Sogang University was founded by the Society of Jesus in 1960 and remains the only Jesuit higher educational institution in all of Korea. The University is located in Shinchon, which is considered the “University Town” within Seoul because of the several major prestigious universities located in the area.
The university is comprised of around 8,000 undergraduate students and around 4,000 postgraduate students, of which 1,350 are from outside of Korea. Because of its smaller size in comparison with other Korean universities, Sogang provides a family-like atmosphere for international students, offering activities and programs for study abroad students that allow them to interact with the students of Sogang.
In 2008, Sogang was ranked first in Korea (among the four-year universities without medical school). In October 2009, Sogang earned an accreditation of the Association to Advance Collegiate Schools of Business (AACSB) in business.
There is a one-day orientation on the first day of school, or the day prior, which includes a welcome lunch, campus tour, meeting with student ambassadors and meeting with the Office of International Affairs staff. MU students will apply for the "Buddy Program" and be assigned a local student to help them get settled during your first days in Seoul. There will also be an orientation at Marquette prior to departure.
Summer Courses Offered
Students take 2 or 3 courses focusing on Korean studies and Korean language. There are many course combinations. See the link below for Sogang course summer course offerings.
Sogang Summer Korean Studies Courses
During this five-week program, students can enroll in two or three courses earning a total of 6-9 credits. Students select their preferred combination of coursework:
2 Korean Studies Seminars and 1 Korean Language course (9 credits)
2 Korean Studies Seminars (6 credits; no Korean Language)
1 Korean Studies Seminar and 1 Korean Language course (6 credits)Each Korean Studies Seminar is an interdisciplinary three-credit course taught by two professors (Korean and international faculty). Seminar topics may include Korean literature, politics, architecture, music, social media, or language and migration. Each Friday, students will go on a field trip to significant places in Korea such as the National Museum of Korea, Changdeok Palace, Hwaseong Fortress, KOFIC Namyangju Studios, and the Demiliterized Zone.
Students enrolled in Korean language courses will take a placement test upon arrival. They will be taught by renowned Sogang University's Korean Language Education Center faculty.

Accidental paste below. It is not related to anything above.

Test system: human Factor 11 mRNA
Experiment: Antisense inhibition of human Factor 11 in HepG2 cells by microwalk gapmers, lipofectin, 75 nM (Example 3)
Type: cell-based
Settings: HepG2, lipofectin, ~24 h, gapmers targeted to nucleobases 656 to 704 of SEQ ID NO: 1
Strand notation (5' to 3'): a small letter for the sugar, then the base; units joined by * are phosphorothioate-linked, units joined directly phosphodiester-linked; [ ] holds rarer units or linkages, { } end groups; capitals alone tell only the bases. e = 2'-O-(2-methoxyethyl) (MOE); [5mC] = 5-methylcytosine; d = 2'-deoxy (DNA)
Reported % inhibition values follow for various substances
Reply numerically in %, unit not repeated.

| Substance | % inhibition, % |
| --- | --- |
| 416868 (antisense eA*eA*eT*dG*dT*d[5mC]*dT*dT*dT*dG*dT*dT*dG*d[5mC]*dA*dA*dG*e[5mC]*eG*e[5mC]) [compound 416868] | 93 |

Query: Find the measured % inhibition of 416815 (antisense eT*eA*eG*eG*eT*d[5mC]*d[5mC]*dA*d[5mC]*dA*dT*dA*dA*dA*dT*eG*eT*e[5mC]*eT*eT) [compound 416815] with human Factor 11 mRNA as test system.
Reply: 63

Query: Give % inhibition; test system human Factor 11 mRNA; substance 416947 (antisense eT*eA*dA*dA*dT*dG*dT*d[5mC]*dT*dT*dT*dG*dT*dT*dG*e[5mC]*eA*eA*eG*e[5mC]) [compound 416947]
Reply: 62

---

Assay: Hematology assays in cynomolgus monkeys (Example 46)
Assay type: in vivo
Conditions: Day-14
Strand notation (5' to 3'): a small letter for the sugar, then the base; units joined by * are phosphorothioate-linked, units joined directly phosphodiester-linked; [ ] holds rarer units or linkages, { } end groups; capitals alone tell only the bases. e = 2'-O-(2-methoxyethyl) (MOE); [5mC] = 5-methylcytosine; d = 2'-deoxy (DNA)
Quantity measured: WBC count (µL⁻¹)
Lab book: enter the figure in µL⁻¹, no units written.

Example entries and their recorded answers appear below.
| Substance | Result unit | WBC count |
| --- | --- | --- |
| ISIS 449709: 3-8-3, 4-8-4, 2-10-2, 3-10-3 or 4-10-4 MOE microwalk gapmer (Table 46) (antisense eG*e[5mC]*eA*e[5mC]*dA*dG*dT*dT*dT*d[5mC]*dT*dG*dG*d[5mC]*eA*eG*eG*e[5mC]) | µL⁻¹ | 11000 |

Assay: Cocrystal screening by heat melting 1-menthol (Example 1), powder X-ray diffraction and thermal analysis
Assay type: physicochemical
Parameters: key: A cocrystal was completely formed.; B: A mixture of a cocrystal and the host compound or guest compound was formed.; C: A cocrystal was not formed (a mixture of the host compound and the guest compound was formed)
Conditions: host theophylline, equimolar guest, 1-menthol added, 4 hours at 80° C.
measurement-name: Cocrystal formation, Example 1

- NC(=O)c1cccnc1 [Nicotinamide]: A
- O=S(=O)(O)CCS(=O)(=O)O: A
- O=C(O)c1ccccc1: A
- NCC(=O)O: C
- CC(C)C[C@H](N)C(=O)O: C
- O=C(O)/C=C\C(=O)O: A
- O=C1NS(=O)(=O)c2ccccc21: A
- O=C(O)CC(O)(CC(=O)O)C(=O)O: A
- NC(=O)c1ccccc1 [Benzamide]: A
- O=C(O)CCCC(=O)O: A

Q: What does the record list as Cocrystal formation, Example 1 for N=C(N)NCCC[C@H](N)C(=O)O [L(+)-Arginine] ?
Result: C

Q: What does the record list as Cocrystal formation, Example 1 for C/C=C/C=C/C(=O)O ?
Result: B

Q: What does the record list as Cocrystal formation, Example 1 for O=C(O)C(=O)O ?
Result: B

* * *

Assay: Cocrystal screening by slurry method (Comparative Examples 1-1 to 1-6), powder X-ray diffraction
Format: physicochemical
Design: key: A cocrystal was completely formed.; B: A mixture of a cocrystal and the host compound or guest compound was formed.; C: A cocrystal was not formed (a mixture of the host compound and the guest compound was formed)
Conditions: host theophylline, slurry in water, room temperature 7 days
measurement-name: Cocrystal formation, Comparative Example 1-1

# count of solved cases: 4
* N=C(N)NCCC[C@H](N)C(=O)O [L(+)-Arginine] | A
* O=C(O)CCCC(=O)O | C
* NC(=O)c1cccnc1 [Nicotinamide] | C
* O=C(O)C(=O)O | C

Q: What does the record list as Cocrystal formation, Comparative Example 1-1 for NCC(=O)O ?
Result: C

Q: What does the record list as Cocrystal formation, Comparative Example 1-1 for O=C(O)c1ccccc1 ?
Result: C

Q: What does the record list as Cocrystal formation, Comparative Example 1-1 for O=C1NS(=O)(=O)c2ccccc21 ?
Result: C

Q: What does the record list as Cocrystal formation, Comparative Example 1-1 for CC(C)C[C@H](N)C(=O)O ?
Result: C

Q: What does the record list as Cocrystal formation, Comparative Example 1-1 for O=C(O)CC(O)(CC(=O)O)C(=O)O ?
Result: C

Grades do not transfer to Marquette University for this program. Only credits will transfer provided that a grade of "C" or higher is earned.
Students at Sogang live in an American-style residence hall named Gonzaga Hall. The residence has double occupancy rooms, and students can request a Korean roommate. The hall also has a cafeteria and a workout room, and is equipped with high speed wireless internet. Students need to supply their own sheets and bedding, which can be purchased upon arrival in Korea.
The housing fee at Sogang includes a meal plan for two meals per day in the cafeteria. The cost of food in Korea is lower than in the US and a meal at a restaurant can be purchased for 2-10 US dollars.
Please refer to the "Budget Sheets" link above
As the capital and largest metropolis of South Korea with over ten million people, Seoul is one of the world’s largest cities. It is located at the heart of the Korean Peninsula in a natural basin. Granite mountains surround the city and have historically played the role of a natural fortress.
A major financial and cultural center, Seoul is home to some of the largest technology corporations such as Samsung and LG. The city hosted both the 1988 Summer Olympics and the 2002 FIFA World Cup and was designated the 2010 World Design Capital.
Seoul is a also a city of contrasts. Fourteenth-century city gates squat in the shadow of 21st-century skyscrapers, while the broad Han River is back-dropped by granite mountains rising in the city center—complete with alpine highways speeding around their contours and temples nestling among their crags. Fashionable, gadget-laden youths battle for sidewalk space with fortune-tellers and peddlers, while tiny neighborhoods of traditional cottages contrast with endless ranks of identical apartments. Daytime visits to palaces and museums are balanced with pulsating, 24/7 nightlife. Shoppers can flash plastic in ritzy department stores or venture into labyrinthine markets; gourmets can sample garlicky barbequed ribs or the genteel vegetarianism of Buddhist cuisine. Fizzing with the energy of its ten million people, this sprawling metropolis is one of millennial Asia’s most exciting—but least visited—cities.